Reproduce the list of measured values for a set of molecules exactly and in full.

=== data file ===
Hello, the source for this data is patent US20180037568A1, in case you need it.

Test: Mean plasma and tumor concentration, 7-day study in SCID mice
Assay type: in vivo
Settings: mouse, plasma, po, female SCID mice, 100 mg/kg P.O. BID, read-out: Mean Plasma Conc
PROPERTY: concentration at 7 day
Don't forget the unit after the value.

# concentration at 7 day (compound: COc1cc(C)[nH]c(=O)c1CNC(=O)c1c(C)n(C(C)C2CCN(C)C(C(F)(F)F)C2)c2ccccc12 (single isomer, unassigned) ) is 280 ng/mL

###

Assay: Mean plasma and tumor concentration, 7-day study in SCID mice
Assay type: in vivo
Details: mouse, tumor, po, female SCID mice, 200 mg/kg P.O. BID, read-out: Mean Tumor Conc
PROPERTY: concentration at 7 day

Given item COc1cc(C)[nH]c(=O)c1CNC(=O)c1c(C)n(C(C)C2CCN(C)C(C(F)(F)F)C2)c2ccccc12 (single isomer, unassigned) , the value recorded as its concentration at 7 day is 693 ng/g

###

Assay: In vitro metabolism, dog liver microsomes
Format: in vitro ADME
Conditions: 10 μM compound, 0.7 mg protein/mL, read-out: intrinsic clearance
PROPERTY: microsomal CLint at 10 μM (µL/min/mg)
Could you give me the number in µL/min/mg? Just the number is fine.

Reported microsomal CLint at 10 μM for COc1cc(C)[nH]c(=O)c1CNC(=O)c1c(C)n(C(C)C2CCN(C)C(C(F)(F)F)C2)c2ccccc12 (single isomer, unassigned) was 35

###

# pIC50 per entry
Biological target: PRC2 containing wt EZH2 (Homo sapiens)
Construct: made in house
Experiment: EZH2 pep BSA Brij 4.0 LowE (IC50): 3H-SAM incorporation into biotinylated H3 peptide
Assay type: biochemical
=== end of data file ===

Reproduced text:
Hello, the source for this data is patent US20180037568A1, in case you need it.

Test: Mean plasma and tumor concentration, 7-day study in SCID mice
Assay type: in vivo
Settings: mouse, plasma, po, female SCID mice, 100 mg/kg P.O. BID, read-out: Mean Plasma Conc
PROPERTY: concentration at 7 day
Don't forget the unit after the value.

# concentration at 7 day (compound: COc1cc(C)[nH]c(=O)c1CNC(=O)c1c(C)n(C(C)C2CCN(C)C(C(F)(F)F)C2)c2ccccc12 (single isomer, unassigned) ) is 280 ng/mL

###

Assay: Mean plasma and tumor concentration, 7-day study in SCID mice
Assay type: in vivo
Details: mouse, tumor, po, female SCID mice, 200 mg/kg P.O. BID, read-out: Mean Tumor Conc
PROPERTY: concentration at 7 day

Given item COc1cc(C)[nH]c(=O)c1CNC(=O)c1c(C)n(C(C)C2CCN(C)C(C(F)(F)F)C2)c2ccccc12 (single isomer, unassigned) , the value recorded as its concentration at 7 day is 693 ng/g

###

Assay: In vitro metabolism, dog liver microsomes
Format: in vitro ADME
Conditions: 10 μM compound, 0.7 mg protein/mL, read-out: intrinsic clearance
PROPERTY: microsomal CLint at 10 μM (µL/min/mg)
Could you give me the number in µL/min/mg? Just the number is fine.

Reported microsomal CLint at 10 μM for COc1cc(C)[nH]c(=O)c1CNC(=O)c1c(C)n(C(C)C2CCN(C)C(C(F)(F)F)C2)c2ccccc12 (single isomer, unassigned) was 35

###

# pIC50 per entry
Biological target: PRC2 containing wt EZH2 (Homo sapiens)
Construct: made in house
Experiment: EZH2 pep BSA Brij 4.0 LowE (IC50): 3H-SAM incorporation into biotinylated H3 peptide
Assay type: biochemical